Even if you’ve not heard of Chris McVeigh, you’ve probably seen his builds in one way or another, especially his iconic Classic Mac that’s been featured quite a bit across the media. As a brick artist, Chris specializes in capturing fragments of details in tiny builds that give maximum impact. The other great part about Chris’s builds is that all of his build guides are available free for download and all you need to do to enjoy his wonderful creations are to source the bricks from sites like Bricklink or gather what you have from your very own stash. Of course, there are those that may not have the time or knowledge of the secondary LEGO market to gather all those parts, which makes purchasing a custom kit directly from the artist becomes a great option. For those that do, there’s no detail spared in the experience. Trust me on this, I’m going to bet that you’ll be impressed by the level of care and detail that Chris puts into this.
Read the full review
Last week was a big week for fans of custom made LEGO figures and accessories, with three of the biggest 3rd party vendors releasing new products.
First up in the Citizenbrick corner we have “The Mayor of Flavortown”, genuine LEGO parts custom pad printed with a design that bears a striking resemblance to some Guy; can’t remember his name though…
Click here to see more epic new products!
Master of the mechanized build Jason Allemann does it again, this time taking the new LEGO Ideas set 21309 NASA Apollo Saturn V and incorporating lights and sounds using the PFx Brick, as well giving it a custom launch pad.
Jason’s other ingenious creations include an ever-toiling sculpture of Sisyphus, and the LEGO Ideas set 21305 Maze, which we interviewed him about last year.
The plot continues to thicken – and United Airline’s hole continues to deepen – over last Sunday’s incident aboard a plane in Chicago. And now the satirical commentary is starting to emerge. But no current event is really newsworthy until it’s been parodied using LEGO bricks, and our friends over at BrickMania have wasted no time in designing a custom minifigure to make this possible:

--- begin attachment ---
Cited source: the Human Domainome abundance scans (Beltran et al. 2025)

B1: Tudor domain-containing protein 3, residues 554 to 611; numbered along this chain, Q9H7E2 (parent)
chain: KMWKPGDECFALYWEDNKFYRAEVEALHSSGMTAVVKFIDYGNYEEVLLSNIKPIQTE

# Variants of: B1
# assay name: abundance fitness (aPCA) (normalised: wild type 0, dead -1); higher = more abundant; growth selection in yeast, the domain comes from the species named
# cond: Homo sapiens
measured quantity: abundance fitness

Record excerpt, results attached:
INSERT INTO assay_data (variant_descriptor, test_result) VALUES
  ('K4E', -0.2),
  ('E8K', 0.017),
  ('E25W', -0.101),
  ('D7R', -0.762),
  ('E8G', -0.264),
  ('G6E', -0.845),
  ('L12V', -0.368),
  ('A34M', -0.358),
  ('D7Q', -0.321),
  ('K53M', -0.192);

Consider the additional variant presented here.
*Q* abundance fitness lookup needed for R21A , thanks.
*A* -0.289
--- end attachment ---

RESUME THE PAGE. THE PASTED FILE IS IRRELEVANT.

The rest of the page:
To quote the product description on their website: “Today’s travelers are ready for any adventure that comes their way. They have no fear of being stranded by weather, undersized seats, ridiculous baggage fees, TSA pat downs, or even re-accommodation by bullyboy airline employees. Grab your boarding pass and fly the unfriendly skies with Brickmania’s Frequent Flyer – Re-Accommodated Edition – Minifigure!”
Now is the perfect time to pick up your Frequent Flyer Re-Accomodated minifig, not only because of all that money you saved dumping United stock, but more importantly because BrickMania is donating a portion of the proceeds from this product to Traveller’s Aid International.
If you’d prefer to support smaller LEGO-focused businesses rather than just gorging on massive LEGO discounts on Amazon.com, there are plenty of other ways you can begin your holiday LEGO shopping.
Our friends at Brickmania have been hard at work designing and releasing a bunch of really cool custom kits, including Dan Siskind’s excellent new Mark V tank from World War I (micro-review: I’ve built it and I love it!). All World War I kits are on sale throughout the month of November, and shipping is free now through the end of Monday the 28th.
The mischievous elves at Citizen Brick have just released a number of cool minifig sets, which all make it quite easy to reach the $75 threshold and score this cool tin of Xmas swag.
See more custom LEGO sales & deals
Author, artist, and all-around mad scientist Guy Himber has launched his latest Crazy Bricks Kickstarter project, centered on unique character accessories for LEGO minifigs. Mascot Bricks has just over two weeks to go toward its $15,000 goal, which will result in these entertaining characters — Mr. Slice, Pugs, Gentleman Nut, and Mr. Toast.
TBB generally doesn’t endorse specific Kickstarter projects, but Guy has a strong track record of successful projects that have resulted in real, interesting products. I’m personally most excited by the pug hat. LEGO + pugs — what’s not to love?